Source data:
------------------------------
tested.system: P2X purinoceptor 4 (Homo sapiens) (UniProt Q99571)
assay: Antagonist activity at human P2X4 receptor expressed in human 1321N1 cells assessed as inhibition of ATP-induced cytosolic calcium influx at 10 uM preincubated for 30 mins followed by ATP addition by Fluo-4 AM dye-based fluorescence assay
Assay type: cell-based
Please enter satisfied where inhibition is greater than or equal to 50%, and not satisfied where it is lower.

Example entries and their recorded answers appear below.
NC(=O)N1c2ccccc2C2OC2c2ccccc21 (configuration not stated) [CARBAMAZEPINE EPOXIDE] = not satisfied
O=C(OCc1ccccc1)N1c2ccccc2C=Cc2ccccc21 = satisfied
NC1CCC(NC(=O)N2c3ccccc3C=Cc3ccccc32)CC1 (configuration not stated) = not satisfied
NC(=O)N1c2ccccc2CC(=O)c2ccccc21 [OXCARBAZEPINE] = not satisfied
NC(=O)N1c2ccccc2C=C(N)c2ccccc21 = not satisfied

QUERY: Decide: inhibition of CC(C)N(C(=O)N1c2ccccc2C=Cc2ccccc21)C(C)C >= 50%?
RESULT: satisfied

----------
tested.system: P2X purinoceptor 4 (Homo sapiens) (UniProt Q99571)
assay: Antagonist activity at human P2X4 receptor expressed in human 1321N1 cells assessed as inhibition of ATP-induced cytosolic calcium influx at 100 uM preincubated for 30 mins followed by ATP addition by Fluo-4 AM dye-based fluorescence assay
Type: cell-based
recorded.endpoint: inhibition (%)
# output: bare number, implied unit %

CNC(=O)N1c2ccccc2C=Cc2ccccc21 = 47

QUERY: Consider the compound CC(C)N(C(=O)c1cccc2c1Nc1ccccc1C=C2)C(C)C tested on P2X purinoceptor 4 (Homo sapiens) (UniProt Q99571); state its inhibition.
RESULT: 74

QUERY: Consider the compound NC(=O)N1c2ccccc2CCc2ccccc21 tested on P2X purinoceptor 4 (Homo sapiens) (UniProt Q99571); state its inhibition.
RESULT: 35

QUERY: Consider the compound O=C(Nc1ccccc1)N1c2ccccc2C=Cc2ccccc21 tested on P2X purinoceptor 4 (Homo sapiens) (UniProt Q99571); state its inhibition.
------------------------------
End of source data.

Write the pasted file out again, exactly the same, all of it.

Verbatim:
tested.system: P2X purinoceptor 4 (Homo sapiens) (UniProt Q99571)
assay: Antagonist activity at human P2X4 receptor expressed in human 1321N1 cells assessed as inhibition of ATP-induced cytosolic calcium influx at 10 uM preincubated for 30 mins followed by ATP addition by Fluo-4 AM dye-based fluorescence assay
Assay type: cell-based
Please enter satisfied where inhibition is greater than or equal to 50%, and not satisfied where it is lower.

Example entries and their recorded answers appear below.
NC(=O)N1c2ccccc2C2OC2c2ccccc21 (configuration not stated) [CARBAMAZEPINE EPOXIDE] = not satisfied
O=C(OCc1ccccc1)N1c2ccccc2C=Cc2ccccc21 = satisfied
NC1CCC(NC(=O)N2c3ccccc3C=Cc3ccccc32)CC1 (configuration not stated) = not satisfied
NC(=O)N1c2ccccc2CC(=O)c2ccccc21 [OXCARBAZEPINE] = not satisfied
NC(=O)N1c2ccccc2C=C(N)c2ccccc21 = not satisfied

QUERY: Decide: inhibition of CC(C)N(C(=O)N1c2ccccc2C=Cc2ccccc21)C(C)C >= 50%?
RESULT: satisfied

----------
tested.system: P2X purinoceptor 4 (Homo sapiens) (UniProt Q99571)
assay: Antagonist activity at human P2X4 receptor expressed in human 1321N1 cells assessed as inhibition of ATP-induced cytosolic calcium influx at 100 uM preincubated for 30 mins followed by ATP addition by Fluo-4 AM dye-based fluorescence assay
Type: cell-based
recorded.endpoint: inhibition (%)
# output: bare number, implied unit %

CNC(=O)N1c2ccccc2C=Cc2ccccc21 = 47

QUERY: Consider the compound CC(C)N(C(=O)c1cccc2c1Nc1ccccc1C=C2)C(C)C tested on P2X purinoceptor 4 (Homo sapiens) (UniProt Q99571); state its inhibition.
RESULT: 74

QUERY: Consider the compound NC(=O)N1c2ccccc2CCc2ccccc21 tested on P2X purinoceptor 4 (Homo sapiens) (UniProt Q99571); state its inhibition.
RESULT: 35

QUERY: Consider the compound O=C(Nc1ccccc1)N1c2ccccc2C=Cc2ccccc21 tested on P2X purinoceptor 4 (Homo sapiens) (UniProt Q99571); state its inhibition.